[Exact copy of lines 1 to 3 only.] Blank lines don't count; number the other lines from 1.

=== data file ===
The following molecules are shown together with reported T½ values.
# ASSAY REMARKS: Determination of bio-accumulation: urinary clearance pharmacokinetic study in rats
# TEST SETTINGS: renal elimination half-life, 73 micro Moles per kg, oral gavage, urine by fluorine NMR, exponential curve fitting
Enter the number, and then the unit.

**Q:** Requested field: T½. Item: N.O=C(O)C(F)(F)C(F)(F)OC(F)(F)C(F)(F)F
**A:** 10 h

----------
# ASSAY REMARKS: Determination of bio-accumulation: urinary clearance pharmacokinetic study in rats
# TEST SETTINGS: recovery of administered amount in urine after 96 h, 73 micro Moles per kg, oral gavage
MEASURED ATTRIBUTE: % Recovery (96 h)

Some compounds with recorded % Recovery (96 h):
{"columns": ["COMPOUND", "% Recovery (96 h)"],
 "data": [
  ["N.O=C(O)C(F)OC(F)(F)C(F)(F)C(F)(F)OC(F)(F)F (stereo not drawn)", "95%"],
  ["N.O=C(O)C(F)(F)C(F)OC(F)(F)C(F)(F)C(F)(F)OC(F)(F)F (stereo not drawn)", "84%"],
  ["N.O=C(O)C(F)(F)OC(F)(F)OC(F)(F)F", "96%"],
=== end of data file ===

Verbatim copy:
The following molecules are shown together with reported T½ values.
# ASSAY REMARKS: Determination of bio-accumulation: urinary clearance pharmacokinetic study in rats
# TEST SETTINGS: renal elimination half-life, 73 micro Moles per kg, oral gavage, urine by fluorine NMR, exponential curve fitting